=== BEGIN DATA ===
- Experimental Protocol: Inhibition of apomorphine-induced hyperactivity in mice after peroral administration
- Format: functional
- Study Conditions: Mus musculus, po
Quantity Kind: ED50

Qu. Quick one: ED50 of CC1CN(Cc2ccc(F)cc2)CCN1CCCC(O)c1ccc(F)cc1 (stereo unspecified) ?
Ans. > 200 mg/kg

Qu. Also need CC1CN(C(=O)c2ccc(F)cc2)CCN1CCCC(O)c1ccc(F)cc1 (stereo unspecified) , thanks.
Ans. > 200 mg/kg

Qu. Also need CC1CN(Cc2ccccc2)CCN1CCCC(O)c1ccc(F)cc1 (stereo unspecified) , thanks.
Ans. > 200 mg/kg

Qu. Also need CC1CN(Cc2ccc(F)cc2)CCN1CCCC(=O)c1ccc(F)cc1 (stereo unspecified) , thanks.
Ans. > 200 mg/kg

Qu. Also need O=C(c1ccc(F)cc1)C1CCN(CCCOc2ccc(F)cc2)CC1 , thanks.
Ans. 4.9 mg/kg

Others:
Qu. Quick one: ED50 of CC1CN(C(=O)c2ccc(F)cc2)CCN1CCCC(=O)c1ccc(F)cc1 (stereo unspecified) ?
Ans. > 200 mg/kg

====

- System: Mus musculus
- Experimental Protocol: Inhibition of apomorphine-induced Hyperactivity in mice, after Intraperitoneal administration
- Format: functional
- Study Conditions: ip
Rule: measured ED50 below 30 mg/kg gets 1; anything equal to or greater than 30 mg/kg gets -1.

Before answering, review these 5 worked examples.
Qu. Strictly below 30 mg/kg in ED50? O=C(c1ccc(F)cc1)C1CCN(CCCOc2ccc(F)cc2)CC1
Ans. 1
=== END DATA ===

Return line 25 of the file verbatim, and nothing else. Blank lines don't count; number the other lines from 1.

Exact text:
Qu. Strictly below 30 mg/kg in ED50? O=C(c1ccc(F)cc1)C1CCN(CCCOc2ccc(F)cc2)CC1